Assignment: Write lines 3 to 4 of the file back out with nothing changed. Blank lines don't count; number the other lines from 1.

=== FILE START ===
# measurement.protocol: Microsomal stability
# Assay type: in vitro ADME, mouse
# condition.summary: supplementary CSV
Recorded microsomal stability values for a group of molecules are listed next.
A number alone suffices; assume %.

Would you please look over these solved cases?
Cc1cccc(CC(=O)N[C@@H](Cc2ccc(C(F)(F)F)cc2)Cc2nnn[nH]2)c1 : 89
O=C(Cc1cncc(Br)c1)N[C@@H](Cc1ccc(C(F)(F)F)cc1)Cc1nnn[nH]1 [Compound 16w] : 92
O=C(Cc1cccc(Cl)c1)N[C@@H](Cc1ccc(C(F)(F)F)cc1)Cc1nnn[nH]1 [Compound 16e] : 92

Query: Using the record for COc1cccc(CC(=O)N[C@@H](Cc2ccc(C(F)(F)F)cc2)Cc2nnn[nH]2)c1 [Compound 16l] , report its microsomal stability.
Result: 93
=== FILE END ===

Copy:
# condition.summary: supplementary CSV
Recorded microsomal stability values for a group of molecules are listed next.